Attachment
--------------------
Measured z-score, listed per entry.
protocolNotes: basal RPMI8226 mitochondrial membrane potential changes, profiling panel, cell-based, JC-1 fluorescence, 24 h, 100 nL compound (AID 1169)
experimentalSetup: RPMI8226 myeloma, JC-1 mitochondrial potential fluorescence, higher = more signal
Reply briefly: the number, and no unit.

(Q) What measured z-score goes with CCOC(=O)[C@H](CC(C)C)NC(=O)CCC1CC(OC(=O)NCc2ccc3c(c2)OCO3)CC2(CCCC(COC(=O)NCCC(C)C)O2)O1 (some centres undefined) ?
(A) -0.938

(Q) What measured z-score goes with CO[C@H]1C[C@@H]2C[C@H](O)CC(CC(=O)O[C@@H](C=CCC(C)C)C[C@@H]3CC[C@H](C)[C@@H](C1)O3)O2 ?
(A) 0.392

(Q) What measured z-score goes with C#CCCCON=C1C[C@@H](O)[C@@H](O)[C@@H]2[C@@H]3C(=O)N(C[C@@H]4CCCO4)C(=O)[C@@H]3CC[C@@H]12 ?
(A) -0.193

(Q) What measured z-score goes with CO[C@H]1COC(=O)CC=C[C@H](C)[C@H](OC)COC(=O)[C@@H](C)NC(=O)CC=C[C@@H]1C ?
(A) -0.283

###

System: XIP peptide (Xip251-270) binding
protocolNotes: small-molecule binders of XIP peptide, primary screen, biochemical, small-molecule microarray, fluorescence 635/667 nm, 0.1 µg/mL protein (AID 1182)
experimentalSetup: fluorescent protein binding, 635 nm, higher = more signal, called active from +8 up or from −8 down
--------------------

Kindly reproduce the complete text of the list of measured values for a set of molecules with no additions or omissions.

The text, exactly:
Measured z-score, listed per entry.
protocolNotes: basal RPMI8226 mitochondrial membrane potential changes, profiling panel, cell-based, JC-1 fluorescence, 24 h, 100 nL compound (AID 1169)
experimentalSetup: RPMI8226 myeloma, JC-1 mitochondrial potential fluorescence, higher = more signal
Reply briefly: the number, and no unit.

(Q) What measured z-score goes with CCOC(=O)[C@H](CC(C)C)NC(=O)CCC1CC(OC(=O)NCc2ccc3c(c2)OCO3)CC2(CCCC(COC(=O)NCCC(C)C)O2)O1 (some centres undefined) ?
(A) -0.938

(Q) What measured z-score goes with CO[C@H]1C[C@@H]2C[C@H](O)CC(CC(=O)O[C@@H](C=CCC(C)C)C[C@@H]3CC[C@H](C)[C@@H](C1)O3)O2 ?
(A) 0.392

(Q) What measured z-score goes with C#CCCCON=C1C[C@@H](O)[C@@H](O)[C@@H]2[C@@H]3C(=O)N(C[C@@H]4CCCO4)C(=O)[C@@H]3CC[C@@H]12 ?
(A) -0.193

(Q) What measured z-score goes with CO[C@H]1COC(=O)CC=C[C@H](C)[C@H](OC)COC(=O)[C@@H](C)NC(=O)CC=C[C@@H]1C ?
(A) -0.283

###

System: XIP peptide (Xip251-270) binding
protocolNotes: small-molecule binders of XIP peptide, primary screen, biochemical, small-molecule microarray, fluorescence 635/667 nm, 0.1 µg/mL protein (AID 1182)
experimentalSetup: fluorescent protein binding, 635 nm, higher = more signal, called active from +8 up or from −8 down